Every spring morning, Stanley Bachman got out of bed at 4 a.m. to pick carnations in the greenhouse for the family floral business.

"It was so dark, he could only see the white flowers to pick," said his son Paul Bachman. "Then he milked cows and got dressed to go to school."

Bachman's love for plants took root as he climbed the ranks at the family-owned Minneapolis floral and garden center business on Lyndale Avenue, launched by his grandfather Henry Bachman in 1885.

As a member of the third generation of Bachmans, Stanley was president from 1971 until 1989, when he retired.

Bachman, who focused on retail, dramatically grew the business by opening free-standing Bachman's gift and ­floral stores in Southdale and other malls. He also collaborated with Dayton's on the first auditorium Flower Show in 1963. Today Bachman's has six Twin Cities floral and garden centers and a 670-acre nursery and landscape center in Lakeville.

Stanley Bachman's integrity and friendly demeanor were among the reasons for his success, said family members. "Dad was extremely well-liked by employees and had a real knack for remembering people's names and asking about their families," said Paul, who retired from ­Bachman's last year.

Bachman, 93, died on July 15 at Friendship Village in Bloomington.

He was born in 1924 in a big house on the Bachman ­family acreage on Lyndale Avenue, where the flagship garden center stands today.

After graduating from Washburn High School, he enlisted in the U.S. Coast Guard in 1941 and worked on a transport ship in the Pacific. He never forgot the destruction he witnessed when going on shore after the atomic bomb was dropped on Nagasaki, Japan, said Paul.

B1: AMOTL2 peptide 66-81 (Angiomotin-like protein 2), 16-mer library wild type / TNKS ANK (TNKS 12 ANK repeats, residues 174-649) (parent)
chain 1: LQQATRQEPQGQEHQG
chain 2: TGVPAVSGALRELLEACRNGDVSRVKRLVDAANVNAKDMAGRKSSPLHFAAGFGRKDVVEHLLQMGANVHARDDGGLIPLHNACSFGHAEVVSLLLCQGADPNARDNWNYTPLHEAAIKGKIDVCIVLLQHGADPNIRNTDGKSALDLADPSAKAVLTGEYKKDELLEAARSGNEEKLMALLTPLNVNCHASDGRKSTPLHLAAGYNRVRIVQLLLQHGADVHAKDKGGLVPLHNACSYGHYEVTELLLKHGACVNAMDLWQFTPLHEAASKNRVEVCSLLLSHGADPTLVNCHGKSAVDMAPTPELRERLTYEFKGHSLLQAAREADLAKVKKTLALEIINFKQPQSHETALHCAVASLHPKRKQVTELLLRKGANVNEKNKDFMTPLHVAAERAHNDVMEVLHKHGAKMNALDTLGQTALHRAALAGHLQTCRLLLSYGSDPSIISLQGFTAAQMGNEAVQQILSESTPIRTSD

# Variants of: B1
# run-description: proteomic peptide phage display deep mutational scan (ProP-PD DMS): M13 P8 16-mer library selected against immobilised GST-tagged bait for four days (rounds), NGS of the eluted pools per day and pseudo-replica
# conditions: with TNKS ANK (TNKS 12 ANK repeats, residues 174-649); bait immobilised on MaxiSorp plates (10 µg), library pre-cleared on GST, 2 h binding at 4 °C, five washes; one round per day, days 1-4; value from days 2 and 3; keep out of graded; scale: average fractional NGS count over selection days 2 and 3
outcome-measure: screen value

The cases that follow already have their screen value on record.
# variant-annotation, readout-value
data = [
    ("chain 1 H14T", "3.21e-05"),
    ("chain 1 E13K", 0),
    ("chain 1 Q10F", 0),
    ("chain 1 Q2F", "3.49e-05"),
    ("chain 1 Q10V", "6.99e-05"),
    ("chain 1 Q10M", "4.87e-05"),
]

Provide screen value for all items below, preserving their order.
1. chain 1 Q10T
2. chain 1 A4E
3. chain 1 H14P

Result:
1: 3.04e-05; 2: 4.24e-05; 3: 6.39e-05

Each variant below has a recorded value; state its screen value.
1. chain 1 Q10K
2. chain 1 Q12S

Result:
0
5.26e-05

When Bachman was on leave, he met Georgia "GeeGee," who was attending the University of Minnesota.

"They just fell for each other," said Paul Bachman. The couple married in 1948 and raised two sons in Richfield.

Upon returning from his tour of duty, Stanley had planned to pursue a different career, "but Stan realized the value and beauty of plants, flowers and trees," said Dale Bachman, the current CEO. "He said it was the best choice he ever made by re-entering the family business."

Stanley Bachman served as a mentor to ambitious employees. He hired Dick Herberg, then a teenager, to work at the Lyndale store. He eventually became the COO, remaining with the company for 47 years.

"Stan taught me ethics and to always supply the best products for customers," Herberg said.

He also was a stickler for details.

"Dad would walk into a store and find the one plant that hadn't been watered," said Paul Bachman.

Active in many retail florist organizations, he was elected to the Society of American Florists Hall of Fame in 1989 for his many contributions.

"Stan was always available to give other florists advice to help them succeed," said Peter Moran, CEO of the society.

After retirement, he served as chairman of the board of directors and continued to plant and maintain his vast vegetable and flower gardens in his Richfield yard.

In their 60s, Stanley and Georgia started golfing and took frequent golfing trips until Georgia's death in 2014.

Even at age 90, Bachman was tending the gardens on the grounds of Friendship Village senior housing.

"Stan was more than just a smart businessman," said Herberg. "He was one of the nicest people you'd ever meet on this Earth."

Bachman is survived by his two sons, Paul and Peter, four grandchildren, a sister, Betty, and sister-in-law, Margaret. Services have been held.